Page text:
Effective this month, Potter County’s continuation in the Chesapeake Bay Reboot Strategy will come to an end. The decision was made unanimously during June’s board meeting against implementing “Phase 2” of the program, administered by the Department of Environmental Protection. Also during the meeting, a representative from the DEP Bureau of Clean Water presented Phase 2 expectations and outcomes to the board, and ample time for questions and discussion followed.
The Reboot Strategy was originally introduced in 2016 to help meet EPA goals for Pennsylvania’s reduction of nutrient and sediment to the Chesapeake Bay. Over the past two years, the District has applied the Strategy by assisting in development of Manure Management and Agricultural Erosion and Sediment (Ag E&S) Plans for 60 operations, and by gathering baseline information through visiting 100 Potter County farms within the Chesapeake Bay Watershed.
Phase 2 of the Strategy would include scheduling compliance inspections by the District with farms previously involved in developing Manure Management and/or Ag E&S Plans in order to ensure active farmer application of practices outlined in plans, and overall success in meeting state regulations.
The Conservation District does not aim to be a regulatory entity. The District’s mission is to “provide and administer programs, plans, educational information, and technical assistance for conservation practices that protect the natural resources of Potter County” – not to enforce regulations or be perceived as an enforcement agency. For this reason, the District will not be continuing participation in the Chesapeake Bay Reboot Strategy and stringent farm inspections. From this point on, farmers must be aware that DEP may still conduct inspections, and the District will continue to provide assistance to farmers who request our services.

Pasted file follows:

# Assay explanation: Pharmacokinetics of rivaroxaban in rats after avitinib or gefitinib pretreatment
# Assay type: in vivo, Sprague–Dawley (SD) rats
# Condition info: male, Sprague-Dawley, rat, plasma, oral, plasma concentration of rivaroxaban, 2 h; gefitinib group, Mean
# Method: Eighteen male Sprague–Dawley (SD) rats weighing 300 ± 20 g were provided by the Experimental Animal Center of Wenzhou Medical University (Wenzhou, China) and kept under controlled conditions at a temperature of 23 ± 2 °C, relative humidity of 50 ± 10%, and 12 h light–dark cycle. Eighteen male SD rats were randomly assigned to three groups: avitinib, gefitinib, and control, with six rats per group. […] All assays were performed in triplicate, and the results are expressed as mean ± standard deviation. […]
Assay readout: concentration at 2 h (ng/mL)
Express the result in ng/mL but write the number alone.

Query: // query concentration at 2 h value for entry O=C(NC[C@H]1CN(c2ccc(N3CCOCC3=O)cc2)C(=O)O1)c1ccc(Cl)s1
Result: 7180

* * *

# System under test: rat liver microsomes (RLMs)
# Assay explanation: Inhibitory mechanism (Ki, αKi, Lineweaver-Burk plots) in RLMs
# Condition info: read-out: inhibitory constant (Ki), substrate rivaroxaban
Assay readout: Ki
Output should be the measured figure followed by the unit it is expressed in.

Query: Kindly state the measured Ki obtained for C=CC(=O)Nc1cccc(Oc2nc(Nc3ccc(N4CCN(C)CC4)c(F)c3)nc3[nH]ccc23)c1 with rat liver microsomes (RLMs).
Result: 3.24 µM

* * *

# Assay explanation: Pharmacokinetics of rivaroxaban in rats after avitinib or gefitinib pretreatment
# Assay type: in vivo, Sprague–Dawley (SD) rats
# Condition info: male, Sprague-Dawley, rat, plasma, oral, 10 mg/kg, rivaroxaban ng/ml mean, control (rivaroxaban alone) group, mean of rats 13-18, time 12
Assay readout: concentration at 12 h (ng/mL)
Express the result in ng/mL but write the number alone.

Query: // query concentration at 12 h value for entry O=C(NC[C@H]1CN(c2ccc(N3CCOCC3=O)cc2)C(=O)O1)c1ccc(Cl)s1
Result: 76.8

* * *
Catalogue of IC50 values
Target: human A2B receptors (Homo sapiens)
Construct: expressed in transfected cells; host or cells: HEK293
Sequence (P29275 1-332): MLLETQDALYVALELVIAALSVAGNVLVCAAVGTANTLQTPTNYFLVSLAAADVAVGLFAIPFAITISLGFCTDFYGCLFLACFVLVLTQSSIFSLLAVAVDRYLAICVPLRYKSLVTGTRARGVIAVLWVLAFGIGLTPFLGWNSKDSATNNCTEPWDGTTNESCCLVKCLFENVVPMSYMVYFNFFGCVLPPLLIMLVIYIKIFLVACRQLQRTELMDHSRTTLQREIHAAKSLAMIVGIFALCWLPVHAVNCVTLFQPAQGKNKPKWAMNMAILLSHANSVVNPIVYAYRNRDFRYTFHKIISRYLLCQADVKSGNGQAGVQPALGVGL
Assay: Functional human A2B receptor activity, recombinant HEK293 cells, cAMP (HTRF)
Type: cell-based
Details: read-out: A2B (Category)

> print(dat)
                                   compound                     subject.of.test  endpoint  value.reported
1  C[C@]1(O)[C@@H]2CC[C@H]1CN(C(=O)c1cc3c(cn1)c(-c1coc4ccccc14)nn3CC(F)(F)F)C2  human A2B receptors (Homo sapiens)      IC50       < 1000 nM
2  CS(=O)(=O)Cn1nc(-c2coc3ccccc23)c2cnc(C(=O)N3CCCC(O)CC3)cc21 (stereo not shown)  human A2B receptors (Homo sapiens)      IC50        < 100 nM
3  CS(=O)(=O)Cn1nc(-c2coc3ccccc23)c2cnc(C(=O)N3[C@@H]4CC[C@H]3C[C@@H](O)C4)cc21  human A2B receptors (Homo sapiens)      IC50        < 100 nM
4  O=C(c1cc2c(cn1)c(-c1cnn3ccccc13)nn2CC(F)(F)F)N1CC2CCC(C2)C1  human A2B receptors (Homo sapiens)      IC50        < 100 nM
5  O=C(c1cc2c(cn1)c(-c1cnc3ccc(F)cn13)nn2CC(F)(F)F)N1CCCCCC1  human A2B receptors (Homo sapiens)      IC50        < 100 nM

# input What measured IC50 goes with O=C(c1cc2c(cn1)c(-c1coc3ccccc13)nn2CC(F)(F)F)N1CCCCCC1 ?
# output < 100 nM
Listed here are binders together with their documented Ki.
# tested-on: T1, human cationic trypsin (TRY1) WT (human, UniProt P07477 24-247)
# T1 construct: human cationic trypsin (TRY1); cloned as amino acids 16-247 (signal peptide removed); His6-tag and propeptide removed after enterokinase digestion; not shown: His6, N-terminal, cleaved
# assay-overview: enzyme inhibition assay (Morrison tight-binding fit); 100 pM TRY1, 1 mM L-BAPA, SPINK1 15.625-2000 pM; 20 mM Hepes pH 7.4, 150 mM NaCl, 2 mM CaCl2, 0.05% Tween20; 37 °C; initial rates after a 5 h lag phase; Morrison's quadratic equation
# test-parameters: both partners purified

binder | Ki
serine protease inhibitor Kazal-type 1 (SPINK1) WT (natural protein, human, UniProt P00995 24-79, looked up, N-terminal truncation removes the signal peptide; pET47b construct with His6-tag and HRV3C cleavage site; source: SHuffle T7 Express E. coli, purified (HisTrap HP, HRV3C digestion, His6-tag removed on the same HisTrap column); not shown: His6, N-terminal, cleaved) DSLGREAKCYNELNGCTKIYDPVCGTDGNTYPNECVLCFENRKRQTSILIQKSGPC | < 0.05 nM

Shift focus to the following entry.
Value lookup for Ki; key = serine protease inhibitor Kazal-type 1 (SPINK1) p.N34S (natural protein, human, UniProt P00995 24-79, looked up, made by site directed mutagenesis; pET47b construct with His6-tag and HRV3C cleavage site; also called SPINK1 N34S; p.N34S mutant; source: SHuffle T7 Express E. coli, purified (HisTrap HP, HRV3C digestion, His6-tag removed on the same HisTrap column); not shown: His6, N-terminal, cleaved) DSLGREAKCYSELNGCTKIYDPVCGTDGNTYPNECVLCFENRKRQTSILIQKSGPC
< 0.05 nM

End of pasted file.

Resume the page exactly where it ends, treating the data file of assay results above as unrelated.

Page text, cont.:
The District stands by its role as an educator and technical assistance provider, not as a regulator. Withdrawal from the program was a challenging decision, but one that was seen as most beneficial for local farmers and landowners of Potter County. If you have any questions or need assistance on your farm, please call the Conservation District at 814-274-8411, extension 4, email at firstname.lastname@example.org, or stop into the office at 107 Market Street, Coudersport, PA 16915. We look forward to your continued support in working to make Potter County better as a whole.
On Saturday, June 16 Genesee Park came alive during the annual Community Days celebration, and that afternoon Genesee Headwaters Watershed Association, the Potter County Conservation District, and others celebrated the opening of a new Canoe and Kayak Launch site.
The launch lies near the back of the park and features a kiosk provided for by Genesee River Wilds, a non-profit group working to provide more river access, boost interest in outdoor recreation, and conservation. Co-founder of the organization, Alan Kerkeslager, had the honor of cutting the ceremonial ribbon.
Steve Richard, Genesee Headwaters Watershed Association president, said “our mission as a community volunteer group is to minimize stream bank erosion and monitor water quality through sampling of macro invertebrate life. It is through our group’s application, assisted by the Potter County Conservation District, that we received the funding through the Western Pa. Conservancy to build the kayak and canoe launch.” The Conservation district also assisted in incorporating fish and wildlife habitat and bank stabilization structures.
The purpose of this new launch goes beyond recreational use. The project benefits both visitors and wildlife, and is a vital tool in creating appreciation for our waterways. “The headwaters area of the Genesee is unique, difficult to traverse and intimate,” Richard said. “If you are lost in the headwaters area, just find and follow a spring run, a bubbling brook or one of the branches and you will always end up in this park. The waters will guide you and the hillsides and hollows will cradle you, and you will be surprised at what you find on your journey.”
The project was made possible by Genesee River Wilds, the Genesee Township Park Council, the Western Pa. Conservancy, the Heavy Equipment Operations and Carpentry students from Alfred State College, the Potter County Conservation District, and the New York State Department of Environmental Conservation, which oversees that WAG Trail that runs from Wellsville to Genesee, Pa.